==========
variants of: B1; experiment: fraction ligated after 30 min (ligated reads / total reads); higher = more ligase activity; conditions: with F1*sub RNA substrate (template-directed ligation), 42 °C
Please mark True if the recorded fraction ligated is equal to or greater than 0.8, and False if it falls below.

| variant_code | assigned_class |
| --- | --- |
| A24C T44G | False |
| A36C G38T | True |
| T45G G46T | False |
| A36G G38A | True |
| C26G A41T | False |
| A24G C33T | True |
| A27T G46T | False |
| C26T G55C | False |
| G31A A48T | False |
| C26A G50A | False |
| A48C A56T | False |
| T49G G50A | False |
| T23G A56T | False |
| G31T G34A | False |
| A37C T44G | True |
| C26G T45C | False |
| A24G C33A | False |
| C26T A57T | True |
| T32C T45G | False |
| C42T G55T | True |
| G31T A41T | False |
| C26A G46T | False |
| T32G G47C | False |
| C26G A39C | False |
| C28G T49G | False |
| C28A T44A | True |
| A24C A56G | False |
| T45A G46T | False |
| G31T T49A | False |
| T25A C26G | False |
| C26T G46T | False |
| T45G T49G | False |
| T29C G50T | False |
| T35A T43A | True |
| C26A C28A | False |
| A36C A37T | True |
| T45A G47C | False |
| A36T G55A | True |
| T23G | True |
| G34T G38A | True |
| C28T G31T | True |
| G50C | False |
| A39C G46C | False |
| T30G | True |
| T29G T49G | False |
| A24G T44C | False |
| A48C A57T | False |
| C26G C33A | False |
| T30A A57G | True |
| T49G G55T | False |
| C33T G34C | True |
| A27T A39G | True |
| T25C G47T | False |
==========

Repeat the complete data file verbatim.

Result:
variants of: B1; experiment: fraction ligated after 30 min (ligated reads / total reads); higher = more ligase activity; conditions: with F1*sub RNA substrate (template-directed ligation), 42 °C
Please mark True if the recorded fraction ligated is equal to or greater than 0.8, and False if it falls below.

| variant_code | assigned_class |
| --- | --- |
| A24C T44G | False |
| A36C G38T | True |
| T45G G46T | False |
| A36G G38A | True |
| C26G A41T | False |
| A24G C33T | True |
| A27T G46T | False |
| C26T G55C | False |
| G31A A48T | False |
| C26A G50A | False |
| A48C A56T | False |
| T49G G50A | False |
| T23G A56T | False |
| G31T G34A | False |
| A37C T44G | True |
| C26G T45C | False |
| A24G C33A | False |
| C26T A57T | True |
| T32C T45G | False |
| C42T G55T | True |
| G31T A41T | False |
| C26A G46T | False |
| T32G G47C | False |
| C26G A39C | False |
| C28G T49G | False |
| C28A T44A | True |
| A24C A56G | False |
| T45A G46T | False |
| G31T T49A | False |
| T25A C26G | False |
| C26T G46T | False |
| T45G T49G | False |
| T29C G50T | False |
| T35A T43A | True |
| C26A C28A | False |
| A36C A37T | True |
| T45A G47C | False |
| A36T G55A | True |
| T23G | True |
| G34T G38A | True |
| C28T G31T | True |
| G50C | False |
| A39C G46C | False |
| T30G | True |
| T29G T49G | False |
| A24G T44C | False |
| A48C A57T | False |
| C26G C33A | False |
| T30A A57G | True |
| T49G G55T | False |
| C33T G34C | True |
| A27T A39G | True |
| T25C G47T | False |